Another path was the reading of books by Western European and American women theologians. I was impressed by their denunciation of the patriarchal world and its violent consequences for women's lives. I didn't used to use the expression "patriarchal world" or any of the others ones common to the feminism of that era. I gradually learned a new language that really was more of a new analytic tool for understanding physical and symbolic violence towards women. I began to sense and reflect on the differences, on what is public and private, on the use of images of God, on symbolism in religion. A new world was unfolding.
Latin American interaction
In those days, other women in Latin America also agreed about the complex problem of oppression of women in the churches, and we were able to get organized and participate in international meetings where we shared ideas and perceptions. This greatly expanded my feminist horizons.
I think that a decisive event in my life was meeting "Catholics for the Right to Choose" in Uruguay. That happened in early 1980. Their approach to the sexual oppression of women and their struggle for the decriminalization and legalization of abortion opened another window in my mind.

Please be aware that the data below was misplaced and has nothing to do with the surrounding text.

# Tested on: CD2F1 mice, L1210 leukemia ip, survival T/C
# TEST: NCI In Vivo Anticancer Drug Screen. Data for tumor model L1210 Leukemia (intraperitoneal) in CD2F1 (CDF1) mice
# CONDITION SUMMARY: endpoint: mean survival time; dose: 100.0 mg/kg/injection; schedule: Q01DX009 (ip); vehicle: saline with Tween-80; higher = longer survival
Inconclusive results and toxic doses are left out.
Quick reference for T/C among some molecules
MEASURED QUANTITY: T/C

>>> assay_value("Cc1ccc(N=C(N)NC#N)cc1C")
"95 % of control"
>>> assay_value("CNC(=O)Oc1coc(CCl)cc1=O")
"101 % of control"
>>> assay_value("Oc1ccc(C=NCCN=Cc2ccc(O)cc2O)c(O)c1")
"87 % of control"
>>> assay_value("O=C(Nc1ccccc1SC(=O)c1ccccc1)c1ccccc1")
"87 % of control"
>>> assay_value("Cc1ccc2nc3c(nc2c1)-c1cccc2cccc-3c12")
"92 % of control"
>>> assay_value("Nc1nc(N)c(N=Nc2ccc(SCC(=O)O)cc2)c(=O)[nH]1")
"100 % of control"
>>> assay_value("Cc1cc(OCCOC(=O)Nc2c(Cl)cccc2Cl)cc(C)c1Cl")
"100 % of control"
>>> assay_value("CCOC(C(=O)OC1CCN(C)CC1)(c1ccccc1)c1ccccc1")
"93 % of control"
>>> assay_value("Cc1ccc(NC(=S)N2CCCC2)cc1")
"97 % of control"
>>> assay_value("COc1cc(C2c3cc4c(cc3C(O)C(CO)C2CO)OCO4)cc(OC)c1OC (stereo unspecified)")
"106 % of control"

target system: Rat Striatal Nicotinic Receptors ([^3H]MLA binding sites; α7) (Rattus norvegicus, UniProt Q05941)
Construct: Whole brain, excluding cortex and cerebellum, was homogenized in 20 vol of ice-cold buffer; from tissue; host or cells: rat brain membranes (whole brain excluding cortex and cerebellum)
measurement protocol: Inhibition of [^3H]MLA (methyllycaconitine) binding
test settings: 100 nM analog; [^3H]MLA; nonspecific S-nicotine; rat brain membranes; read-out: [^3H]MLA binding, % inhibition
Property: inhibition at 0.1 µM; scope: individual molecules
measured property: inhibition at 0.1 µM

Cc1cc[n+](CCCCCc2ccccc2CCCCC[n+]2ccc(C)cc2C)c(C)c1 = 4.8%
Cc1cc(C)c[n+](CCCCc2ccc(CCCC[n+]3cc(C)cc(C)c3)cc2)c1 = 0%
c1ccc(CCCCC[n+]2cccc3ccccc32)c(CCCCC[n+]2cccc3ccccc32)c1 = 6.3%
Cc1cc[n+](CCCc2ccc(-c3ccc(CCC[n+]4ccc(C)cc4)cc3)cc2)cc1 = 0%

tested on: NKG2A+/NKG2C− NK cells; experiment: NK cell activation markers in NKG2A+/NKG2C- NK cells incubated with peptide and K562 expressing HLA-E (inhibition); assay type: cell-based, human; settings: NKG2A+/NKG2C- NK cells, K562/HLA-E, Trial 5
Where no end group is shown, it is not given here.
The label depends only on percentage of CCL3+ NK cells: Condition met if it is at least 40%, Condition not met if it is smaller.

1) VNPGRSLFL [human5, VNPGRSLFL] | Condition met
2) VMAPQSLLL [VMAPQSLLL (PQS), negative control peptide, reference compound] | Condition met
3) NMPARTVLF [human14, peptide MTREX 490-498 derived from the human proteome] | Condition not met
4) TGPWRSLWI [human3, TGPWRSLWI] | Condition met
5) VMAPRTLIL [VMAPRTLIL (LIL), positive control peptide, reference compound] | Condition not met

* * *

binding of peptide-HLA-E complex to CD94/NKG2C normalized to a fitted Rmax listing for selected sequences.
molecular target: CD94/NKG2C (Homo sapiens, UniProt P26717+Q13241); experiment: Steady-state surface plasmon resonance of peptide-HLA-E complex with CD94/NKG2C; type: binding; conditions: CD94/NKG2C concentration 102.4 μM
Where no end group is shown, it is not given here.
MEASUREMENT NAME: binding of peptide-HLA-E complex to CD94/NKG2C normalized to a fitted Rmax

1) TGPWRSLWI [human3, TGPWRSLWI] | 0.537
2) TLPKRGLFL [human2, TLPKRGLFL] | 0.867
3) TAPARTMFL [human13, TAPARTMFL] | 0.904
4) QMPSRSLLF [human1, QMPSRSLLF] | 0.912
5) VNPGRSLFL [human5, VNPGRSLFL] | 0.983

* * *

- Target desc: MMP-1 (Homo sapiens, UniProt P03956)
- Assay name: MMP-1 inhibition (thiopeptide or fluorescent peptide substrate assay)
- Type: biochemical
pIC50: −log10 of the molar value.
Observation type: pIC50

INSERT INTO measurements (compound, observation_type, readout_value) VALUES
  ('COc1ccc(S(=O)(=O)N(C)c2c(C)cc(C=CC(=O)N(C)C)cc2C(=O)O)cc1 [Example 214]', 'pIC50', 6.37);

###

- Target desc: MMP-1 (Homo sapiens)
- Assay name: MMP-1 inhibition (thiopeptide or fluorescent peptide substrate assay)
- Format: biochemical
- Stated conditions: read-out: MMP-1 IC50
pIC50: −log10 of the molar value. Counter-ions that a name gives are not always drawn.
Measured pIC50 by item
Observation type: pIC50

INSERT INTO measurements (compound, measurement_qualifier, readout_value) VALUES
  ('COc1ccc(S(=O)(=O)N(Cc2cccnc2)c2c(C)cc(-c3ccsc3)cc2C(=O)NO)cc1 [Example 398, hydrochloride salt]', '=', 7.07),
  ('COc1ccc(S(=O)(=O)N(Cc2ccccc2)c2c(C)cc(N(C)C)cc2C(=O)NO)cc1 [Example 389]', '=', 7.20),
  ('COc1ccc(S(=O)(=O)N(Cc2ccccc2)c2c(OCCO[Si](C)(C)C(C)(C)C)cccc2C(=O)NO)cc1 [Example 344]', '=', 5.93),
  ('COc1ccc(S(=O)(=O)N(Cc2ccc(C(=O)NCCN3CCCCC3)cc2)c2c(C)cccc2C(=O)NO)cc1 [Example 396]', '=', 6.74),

I remember a secular feminist who once asked me what I, as a theologian, had to say about the sexual violence experienced by women. What did I have to say about rape and abortion? How did my theology modify the misogynistic and sexist thinking of the Catholic Church? I confess that at the time I felt confused and didn't know what to answer. I realized immediately that once again the theology I had learned and taught lacked a radical transformation, an anthropological revolution, other references. Liberation theology had already taught me a lot. But a new step needed to be taken.
Challenges such as these were growing throughout my life and teaching me to approach people's suffering and questions without having a tidy doctrinal response. This is one theological method I call feminist, though not exclusively, since it starts from the real situations in which people find themselves, considers individuals more important than laws, rules or doctrine. We are invited to experience life before thinking about it. We are invited to listen without giving immediate answers. We are invited to seek together the way out for many difficult and complex life situations.
This methodology based on our lives becomes critical of predetermined hierarchical positions and therefore is not well accepted by the leadership of the churches. The fact of affirming the need for women to choose and decide their lives despite our limitations, generates inevitable conflicts up to the present day.